The brood diseases of bees


Material Information

The brood diseases of bees
Series Title:
Circular / United States Department of Agriculture, Bureau of Entomology ;
Physical Description:
5 p. : ; 24 cm.
Phillips, Everett Franklin, 1878-1951
United States Dept. of Agriculture, Bureau of Entomology
Place of Publication:
Washington, D.C
Publication Date:


Subjects / Keywords:
Bees -- Diseases   ( lcsh )
Honeybee -- Diseases   ( lcsh )
American foulbrood   ( lcsh )
European foulbrood   ( lcsh )
federal government publication   ( marcgt )
non-fiction   ( marcgt )


General Note:
Caption title.
Statement of Responsibility:
by E.F. Phillips.

Record Information

Source Institution:
University of Florida
Rights Management:
All applicable rights reserved by the source institution and holding location.
Resource Identifier:
aleph - 030223832
oclc - 79160698
System ID:

Full Text


United States Department of Agriculture,.
L. 0. HOWARD. Entomologist and Chief of Bureau.

By E. F. PulILLIPS, Ph. D.,
Apicultural Expert.
In view of the widespread distribution of infectious brood diseases
among bees in the United States, it is desirable that all bee keepers
learn to distinguish the diseases when they appear. It frequently hap-
pens that an apiary becomes badly infected before the owner realizes
that any disease is present, or it may be that any dead brood which
may be noticed in the hives is attributed to chilling. In this way dis-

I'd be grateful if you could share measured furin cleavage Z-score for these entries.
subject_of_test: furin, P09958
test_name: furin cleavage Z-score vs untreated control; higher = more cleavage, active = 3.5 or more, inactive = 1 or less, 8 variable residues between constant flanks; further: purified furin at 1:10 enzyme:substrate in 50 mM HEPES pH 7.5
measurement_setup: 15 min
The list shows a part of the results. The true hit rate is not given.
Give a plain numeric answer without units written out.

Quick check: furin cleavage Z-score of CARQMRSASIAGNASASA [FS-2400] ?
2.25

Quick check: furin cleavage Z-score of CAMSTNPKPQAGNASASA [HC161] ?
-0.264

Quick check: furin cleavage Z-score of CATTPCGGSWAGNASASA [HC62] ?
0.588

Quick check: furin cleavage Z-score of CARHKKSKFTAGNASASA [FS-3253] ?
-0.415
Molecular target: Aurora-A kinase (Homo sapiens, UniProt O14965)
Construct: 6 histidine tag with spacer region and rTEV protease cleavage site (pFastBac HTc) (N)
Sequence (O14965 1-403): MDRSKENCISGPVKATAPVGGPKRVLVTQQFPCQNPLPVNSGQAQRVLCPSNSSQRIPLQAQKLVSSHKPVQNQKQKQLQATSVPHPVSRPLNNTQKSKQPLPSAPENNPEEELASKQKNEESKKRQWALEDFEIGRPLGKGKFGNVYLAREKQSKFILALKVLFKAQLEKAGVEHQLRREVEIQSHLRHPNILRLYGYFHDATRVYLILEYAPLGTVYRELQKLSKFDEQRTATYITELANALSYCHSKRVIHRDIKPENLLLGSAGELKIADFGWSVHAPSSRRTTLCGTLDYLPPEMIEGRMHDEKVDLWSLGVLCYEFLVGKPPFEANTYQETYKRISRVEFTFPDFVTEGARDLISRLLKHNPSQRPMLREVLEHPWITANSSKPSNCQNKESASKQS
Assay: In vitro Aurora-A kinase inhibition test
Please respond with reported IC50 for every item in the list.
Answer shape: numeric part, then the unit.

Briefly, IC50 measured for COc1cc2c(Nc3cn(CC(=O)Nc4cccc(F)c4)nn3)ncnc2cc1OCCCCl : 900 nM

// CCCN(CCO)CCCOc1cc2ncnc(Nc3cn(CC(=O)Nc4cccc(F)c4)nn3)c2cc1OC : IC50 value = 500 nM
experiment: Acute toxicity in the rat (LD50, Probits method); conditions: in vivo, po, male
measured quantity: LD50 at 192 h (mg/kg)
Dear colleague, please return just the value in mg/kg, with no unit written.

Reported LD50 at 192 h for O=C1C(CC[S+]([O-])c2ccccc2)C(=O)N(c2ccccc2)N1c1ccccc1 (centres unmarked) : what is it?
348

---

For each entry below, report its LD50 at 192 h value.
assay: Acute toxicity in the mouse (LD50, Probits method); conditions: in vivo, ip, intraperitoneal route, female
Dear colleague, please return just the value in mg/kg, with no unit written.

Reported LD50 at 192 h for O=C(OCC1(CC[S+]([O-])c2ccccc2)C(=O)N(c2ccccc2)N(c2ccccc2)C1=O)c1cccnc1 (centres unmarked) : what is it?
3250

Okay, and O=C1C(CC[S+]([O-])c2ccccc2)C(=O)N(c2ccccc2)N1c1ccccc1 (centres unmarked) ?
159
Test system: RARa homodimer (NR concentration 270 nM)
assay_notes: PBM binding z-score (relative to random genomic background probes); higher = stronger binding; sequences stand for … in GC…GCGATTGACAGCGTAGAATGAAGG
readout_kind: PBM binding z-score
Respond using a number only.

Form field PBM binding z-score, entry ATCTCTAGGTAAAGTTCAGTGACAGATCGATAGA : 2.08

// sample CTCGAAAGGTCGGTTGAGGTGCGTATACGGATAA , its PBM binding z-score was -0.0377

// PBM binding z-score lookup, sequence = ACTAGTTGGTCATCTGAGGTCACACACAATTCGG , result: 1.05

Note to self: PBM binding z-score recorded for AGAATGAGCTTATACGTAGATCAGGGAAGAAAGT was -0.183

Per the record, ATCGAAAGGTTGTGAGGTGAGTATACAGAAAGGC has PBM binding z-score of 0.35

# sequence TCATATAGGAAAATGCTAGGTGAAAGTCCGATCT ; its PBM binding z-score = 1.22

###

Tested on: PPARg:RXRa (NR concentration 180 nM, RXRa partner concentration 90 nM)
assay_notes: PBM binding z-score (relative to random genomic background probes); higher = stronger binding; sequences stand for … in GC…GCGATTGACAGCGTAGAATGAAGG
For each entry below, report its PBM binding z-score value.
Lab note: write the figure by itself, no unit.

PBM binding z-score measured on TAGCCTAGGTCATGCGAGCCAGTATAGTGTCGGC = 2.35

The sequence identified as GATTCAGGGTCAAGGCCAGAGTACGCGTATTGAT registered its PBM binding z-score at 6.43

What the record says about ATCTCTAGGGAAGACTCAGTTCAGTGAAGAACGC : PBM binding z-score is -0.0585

ease gets a start which makes eradication difficult.
There are two recognized forms of disease of the brood, designated as
European and American foul brood, which are particularly virulent. In
some ways these resemble each other, but there are certain distinguishing
characters which make it possible to differentiate the two. Reports are
sometimes received that a colony is infected with both diseases at the
same time, but this is contrary to the experience of those persons most con-
versant with these conditions. While it may be possible for a colony
to have the infection of both diseases at the same time, it is not by any
means the rule, and such cases are probably not authentically reported.
Since both diseases are caused by specific bacilli, there is absolutely
no ground for the idea held by some bee keepers that chilled or starved
brood will turn to one or the other of these diseases. Experience of
the best practical observers is also in keeping with this. For a discus-
sion of the causes of these diseases the reader is referred to Technical
Series, No. 14, of the Bureau of Entomology, "The Bacteria of the
Apiary, with Special Reference to Bee Diseases," by Dr. G. F. White.

American foul brood (often called simply foul brood") is distributed
thru all parts of the United States, and from the symptoms published in
European journals and texts one is led to believe that it is also the
prevalent brood disease in Europe. Altho it is found in almost all sec-
tions of the United States, there are many localities entirely free from
disease of any kind.
The adult bees of an infected colony are usually rather inactive and
do little toward cleaning out infected material. VWhen the larvae are
first affected they turn to a light chocolate color, and in the advanced
stages of decay they become darker, resembling roasted coffee in color.


Usually the larvae are attacked at about the time of capping, and most